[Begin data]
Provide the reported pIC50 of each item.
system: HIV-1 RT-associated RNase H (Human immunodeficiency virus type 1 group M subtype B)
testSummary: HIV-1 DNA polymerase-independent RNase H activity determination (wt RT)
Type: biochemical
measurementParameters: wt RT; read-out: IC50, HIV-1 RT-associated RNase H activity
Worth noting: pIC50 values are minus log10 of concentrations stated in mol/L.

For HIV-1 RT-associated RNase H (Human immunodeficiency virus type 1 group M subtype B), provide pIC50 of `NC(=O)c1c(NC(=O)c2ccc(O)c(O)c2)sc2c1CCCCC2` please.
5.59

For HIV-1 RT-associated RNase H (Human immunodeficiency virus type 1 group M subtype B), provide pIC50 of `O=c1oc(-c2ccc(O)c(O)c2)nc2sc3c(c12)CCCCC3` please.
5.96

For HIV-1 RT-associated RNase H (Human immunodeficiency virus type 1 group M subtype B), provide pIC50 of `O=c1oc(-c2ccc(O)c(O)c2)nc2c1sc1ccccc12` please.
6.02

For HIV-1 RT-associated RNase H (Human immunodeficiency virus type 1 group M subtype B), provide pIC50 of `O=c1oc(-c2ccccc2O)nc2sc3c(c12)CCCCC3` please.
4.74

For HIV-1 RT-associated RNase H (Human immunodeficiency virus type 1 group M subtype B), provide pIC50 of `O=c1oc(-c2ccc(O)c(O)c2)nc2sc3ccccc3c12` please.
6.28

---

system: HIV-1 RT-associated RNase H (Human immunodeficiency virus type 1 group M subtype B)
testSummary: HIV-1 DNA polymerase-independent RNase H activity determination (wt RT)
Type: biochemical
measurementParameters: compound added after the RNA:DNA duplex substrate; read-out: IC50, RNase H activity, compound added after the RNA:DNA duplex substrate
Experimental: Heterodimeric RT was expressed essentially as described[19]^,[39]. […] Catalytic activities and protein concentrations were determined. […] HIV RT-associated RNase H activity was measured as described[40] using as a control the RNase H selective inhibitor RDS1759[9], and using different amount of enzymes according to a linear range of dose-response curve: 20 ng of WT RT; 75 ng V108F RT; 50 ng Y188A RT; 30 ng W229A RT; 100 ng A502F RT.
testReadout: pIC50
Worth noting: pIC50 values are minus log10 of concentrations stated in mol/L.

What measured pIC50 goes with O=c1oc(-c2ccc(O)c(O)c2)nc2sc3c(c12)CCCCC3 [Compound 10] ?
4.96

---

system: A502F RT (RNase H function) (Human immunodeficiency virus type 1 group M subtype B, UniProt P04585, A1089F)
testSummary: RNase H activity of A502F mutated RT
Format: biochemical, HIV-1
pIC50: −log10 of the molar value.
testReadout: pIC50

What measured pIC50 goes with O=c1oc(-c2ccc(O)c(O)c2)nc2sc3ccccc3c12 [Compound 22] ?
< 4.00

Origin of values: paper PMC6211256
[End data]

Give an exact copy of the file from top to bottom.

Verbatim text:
Provide the reported pIC50 of each item.
system: HIV-1 RT-associated RNase H (Human immunodeficiency virus type 1 group M subtype B)
testSummary: HIV-1 DNA polymerase-independent RNase H activity determination (wt RT)
Type: biochemical
measurementParameters: wt RT; read-out: IC50, HIV-1 RT-associated RNase H activity
Worth noting: pIC50 values are minus log10 of concentrations stated in mol/L.

For HIV-1 RT-associated RNase H (Human immunodeficiency virus type 1 group M subtype B), provide pIC50 of `NC(=O)c1c(NC(=O)c2ccc(O)c(O)c2)sc2c1CCCCC2` please.
5.59

For HIV-1 RT-associated RNase H (Human immunodeficiency virus type 1 group M subtype B), provide pIC50 of `O=c1oc(-c2ccc(O)c(O)c2)nc2sc3c(c12)CCCCC3` please.
5.96

For HIV-1 RT-associated RNase H (Human immunodeficiency virus type 1 group M subtype B), provide pIC50 of `O=c1oc(-c2ccc(O)c(O)c2)nc2c1sc1ccccc12` please.
6.02

For HIV-1 RT-associated RNase H (Human immunodeficiency virus type 1 group M subtype B), provide pIC50 of `O=c1oc(-c2ccccc2O)nc2sc3c(c12)CCCCC3` please.
4.74

For HIV-1 RT-associated RNase H (Human immunodeficiency virus type 1 group M subtype B), provide pIC50 of `O=c1oc(-c2ccc(O)c(O)c2)nc2sc3ccccc3c12` please.
6.28

---

system: HIV-1 RT-associated RNase H (Human immunodeficiency virus type 1 group M subtype B)
testSummary: HIV-1 DNA polymerase-independent RNase H activity determination (wt RT)
Type: biochemical
measurementParameters: compound added after the RNA:DNA duplex substrate; read-out: IC50, RNase H activity, compound added after the RNA:DNA duplex substrate
Experimental: Heterodimeric RT was expressed essentially as described[19]^,[39]. […] Catalytic activities and protein concentrations were determined. […] HIV RT-associated RNase H activity was measured as described[40] using as a control the RNase H selective inhibitor RDS1759[9], and using different amount of enzymes according to a linear range of dose-response curve: 20 ng of WT RT; 75 ng V108F RT; 50 ng Y188A RT; 30 ng W229A RT; 100 ng A502F RT.
testReadout: pIC50
Worth noting: pIC50 values are minus log10 of concentrations stated in mol/L.

What measured pIC50 goes with O=c1oc(-c2ccc(O)c(O)c2)nc2sc3c(c12)CCCCC3 [Compound 10] ?
4.96

---

system: A502F RT (RNase H function) (Human immunodeficiency virus type 1 group M subtype B, UniProt P04585, A1089F)
testSummary: RNase H activity of A502F mutated RT
Format: biochemical, HIV-1
pIC50: −log10 of the molar value.
testReadout: pIC50

What measured pIC50 goes with O=c1oc(-c2ccc(O)c(O)c2)nc2sc3ccccc3c12 [Compound 22] ?
< 4.00

Origin of values: paper PMC6211256